I have some girls that are usually pretty good about breeding. I put them in the usual time of the year that I breed thisbgrouo of gals. Every single one of them didn't want to breed. Despite the facts it was in the mid 70's and there is 14 hours of light. All of them range from one to two years old. Any idea why they aren't breeding?
All I know is that when the doe is ready, she'll make herself immediately available to the buck and the deed will be done within 20 seconds. If she's fighting him or squealing, get him out of the cage because she'll mess him up if he keeps pursuing her. When she's ready, she's ready. People talk about doe's going into heat, but as I understand rabbit breeding, it's not heat like you would understand it with other animals. Unlike a dog, for instance, a rabbit doesn't have estrus cycles.
It doesn't take that much effort to put the buck in with her every couple of days or so. As you know, it only takes a few seconds to know if she wants him or not.
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Stress, malnutrition, overfeeding and age are usually the main causes of trouble if you have a whole group of does that won't breed. It could also be something up with the buck. Have you tried them on a different buck? Over feeding seems to be the big issue when it comes to a buck's performance. They get fat and then they don't work. It's similar for does, but if they are having litters 3 times a year, it's tough not to want to keep them a little chubbier. :)
When I had rabbits that wouldn't breed right away, I'd try changing the routine of the day. For instance, try bringing the doe to the buck before you feed them for the day. Or give the buck a little tiny slice of apple to eat, just before you bring the doe in. She'll smell the treat and maybe more inclined to perform her duties, in hope of getting a piece of apple too. If she breeds, return her to her space and then give her a treat.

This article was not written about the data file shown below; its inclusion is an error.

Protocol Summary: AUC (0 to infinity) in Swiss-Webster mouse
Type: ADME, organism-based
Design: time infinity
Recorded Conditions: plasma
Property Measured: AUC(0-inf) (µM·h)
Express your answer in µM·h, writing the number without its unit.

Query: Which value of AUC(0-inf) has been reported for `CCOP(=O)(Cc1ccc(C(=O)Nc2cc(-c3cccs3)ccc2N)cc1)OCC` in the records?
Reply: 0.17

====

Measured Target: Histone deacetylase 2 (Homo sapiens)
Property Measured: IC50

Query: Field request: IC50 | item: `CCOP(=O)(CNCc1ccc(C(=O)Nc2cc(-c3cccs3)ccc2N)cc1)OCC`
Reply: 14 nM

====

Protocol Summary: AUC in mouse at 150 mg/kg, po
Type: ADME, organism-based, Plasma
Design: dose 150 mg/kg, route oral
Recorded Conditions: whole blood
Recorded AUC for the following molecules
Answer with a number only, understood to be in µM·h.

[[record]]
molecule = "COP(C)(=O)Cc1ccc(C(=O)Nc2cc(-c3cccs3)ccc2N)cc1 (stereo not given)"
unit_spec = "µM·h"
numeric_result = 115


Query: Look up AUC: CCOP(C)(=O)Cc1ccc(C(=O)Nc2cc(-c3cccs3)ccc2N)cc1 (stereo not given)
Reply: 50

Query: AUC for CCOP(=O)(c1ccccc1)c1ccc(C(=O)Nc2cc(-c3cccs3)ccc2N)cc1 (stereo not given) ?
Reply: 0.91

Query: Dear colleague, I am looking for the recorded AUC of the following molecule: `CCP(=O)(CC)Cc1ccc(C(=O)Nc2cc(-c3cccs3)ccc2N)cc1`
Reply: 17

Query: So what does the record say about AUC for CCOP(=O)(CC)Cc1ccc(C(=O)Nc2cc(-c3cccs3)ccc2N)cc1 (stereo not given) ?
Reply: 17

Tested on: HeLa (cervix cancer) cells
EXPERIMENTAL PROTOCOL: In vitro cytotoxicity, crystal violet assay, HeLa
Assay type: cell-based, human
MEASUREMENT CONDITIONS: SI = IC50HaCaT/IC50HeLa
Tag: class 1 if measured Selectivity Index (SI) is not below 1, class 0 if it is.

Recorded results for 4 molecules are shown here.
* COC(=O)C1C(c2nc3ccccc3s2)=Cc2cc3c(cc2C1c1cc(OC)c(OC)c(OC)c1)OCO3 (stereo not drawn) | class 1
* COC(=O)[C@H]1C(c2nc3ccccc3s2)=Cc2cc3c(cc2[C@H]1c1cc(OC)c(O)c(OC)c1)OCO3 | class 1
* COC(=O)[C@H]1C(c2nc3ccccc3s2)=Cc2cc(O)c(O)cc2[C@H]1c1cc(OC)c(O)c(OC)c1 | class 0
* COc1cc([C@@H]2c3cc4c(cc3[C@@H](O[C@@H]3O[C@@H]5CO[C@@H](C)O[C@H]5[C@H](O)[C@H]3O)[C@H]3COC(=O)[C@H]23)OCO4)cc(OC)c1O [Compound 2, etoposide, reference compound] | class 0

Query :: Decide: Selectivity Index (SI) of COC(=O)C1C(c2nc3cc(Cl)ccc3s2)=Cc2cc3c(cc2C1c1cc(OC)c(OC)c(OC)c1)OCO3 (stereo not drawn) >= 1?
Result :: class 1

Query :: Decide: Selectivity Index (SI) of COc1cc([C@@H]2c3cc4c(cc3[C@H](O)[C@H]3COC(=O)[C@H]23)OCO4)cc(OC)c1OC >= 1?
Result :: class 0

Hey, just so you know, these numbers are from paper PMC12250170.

Without seeing and knowing more about your setup, it's hard to say for sure. Rabbit can be a little funny from time to time. Can you provide us with some more details on what your working with?
number of males and females
-barn, hutch, colony
Do you have other animals that would be a rabbit predator around? A new dog or cat might be just the type of thing to set a bunch of rabbits off of breeding. It could be the smell of such animals on your clothing as well.
I hope some of this was useful
I'm looking to start my rabbitry up again next year. I miss having them.
My grandfather always put the doe in with the buck, if you put a buck in the doe's cage, he will be to busy smelling and putting his scent on her cage to be bothered with breeding her.
I have a few rabbit breeding friends who say that same thing, doe to buck's cage not the other way around.
If that isn't the issue, then just keep trying every few days is what they say to do.
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